The Congressional Budget Office (CBO) projects cumulative budget deficits will total $12 trillion over the next decade. And the fact that we are pushing the limit on the $28.5 trillion Uncle Sam is legally allowed to borrow is mind-boggling. But in the short term, we need to get it done.

If the government can’t borrow to pay its bills, that triggers a whole bunch of consequences:

•  Suspension of pensions.

•  Cutting or stopping military and federal worker pay.

•  Delaying payment of interest on the debt.

That last part is where we go into default.

In the 2011 debt ceiling battle, Standard & Poor’s stripped the U.S. of its AAA credit rating for the first time. Then-Treasury Secretary Timothy Geithner warned a real default would drive borrowing costs sharply higher for state and local governments, companies and individuals.

In fact, the cost of insuring Treasury debt surged from 25 basis points before the 2011 crisis to about 75 basis points after.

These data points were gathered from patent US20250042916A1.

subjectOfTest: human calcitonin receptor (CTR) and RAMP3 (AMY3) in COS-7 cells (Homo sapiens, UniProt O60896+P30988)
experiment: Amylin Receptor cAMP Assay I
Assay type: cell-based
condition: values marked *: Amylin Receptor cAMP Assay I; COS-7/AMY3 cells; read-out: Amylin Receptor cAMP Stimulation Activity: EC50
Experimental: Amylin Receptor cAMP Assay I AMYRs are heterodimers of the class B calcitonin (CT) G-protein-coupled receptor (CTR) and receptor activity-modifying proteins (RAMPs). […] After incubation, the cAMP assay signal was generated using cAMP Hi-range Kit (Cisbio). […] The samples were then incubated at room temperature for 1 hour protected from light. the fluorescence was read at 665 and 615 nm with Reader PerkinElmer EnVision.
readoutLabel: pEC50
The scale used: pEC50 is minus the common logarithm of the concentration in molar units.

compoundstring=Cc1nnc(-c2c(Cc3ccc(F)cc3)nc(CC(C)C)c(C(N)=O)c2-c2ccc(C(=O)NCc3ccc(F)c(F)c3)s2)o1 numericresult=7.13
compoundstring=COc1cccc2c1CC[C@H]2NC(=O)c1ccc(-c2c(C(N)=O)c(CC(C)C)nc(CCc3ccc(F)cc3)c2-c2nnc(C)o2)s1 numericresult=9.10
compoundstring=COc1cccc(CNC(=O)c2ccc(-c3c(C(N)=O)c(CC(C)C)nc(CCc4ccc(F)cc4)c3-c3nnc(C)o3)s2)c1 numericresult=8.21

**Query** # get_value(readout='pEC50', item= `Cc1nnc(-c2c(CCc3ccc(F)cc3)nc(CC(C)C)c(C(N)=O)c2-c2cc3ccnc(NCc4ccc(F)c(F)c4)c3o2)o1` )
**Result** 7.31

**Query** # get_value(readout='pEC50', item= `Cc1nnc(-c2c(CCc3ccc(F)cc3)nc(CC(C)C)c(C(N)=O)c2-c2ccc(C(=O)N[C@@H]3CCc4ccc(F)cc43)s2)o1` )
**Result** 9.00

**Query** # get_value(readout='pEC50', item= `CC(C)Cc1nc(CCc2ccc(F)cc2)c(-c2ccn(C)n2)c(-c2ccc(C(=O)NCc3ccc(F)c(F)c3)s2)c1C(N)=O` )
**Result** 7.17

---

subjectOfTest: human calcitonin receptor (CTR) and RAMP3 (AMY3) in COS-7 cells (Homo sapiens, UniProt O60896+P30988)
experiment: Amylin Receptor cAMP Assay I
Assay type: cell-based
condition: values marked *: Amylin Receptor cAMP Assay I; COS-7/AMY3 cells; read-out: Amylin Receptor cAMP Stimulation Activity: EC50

Geithner also warned a continued default would result in widespread job losses and a recession deeper than we saw in the 2008 financial crisis.

Fast forward to June 2021: Treasury Secretary Janet Yellen told Congress another debt ceiling failure could trigger another financial crisis. She also said Uncle Sam could run out of emergency funds sooner than last time.

Then, in July, ratings firm Fitch said its outlook on the U.S. debt was negative, specifically citing the looming fight over the debt ceiling in its outlook.

It Doesn’t Have to Be a Catastrophe

There was also a debt ceiling battle in 2013 — it was resolved more quickly than 2011, and the market barely noticed the dust-up in the halls of Congress.


Sure, there are other forces that push the market around. But let’s look at today’s market:

•  The S&P 500 hasn’t undergone a single correction of even 5% over the past nine months! Normally, we’d expect at least one 10% correction during that time frame.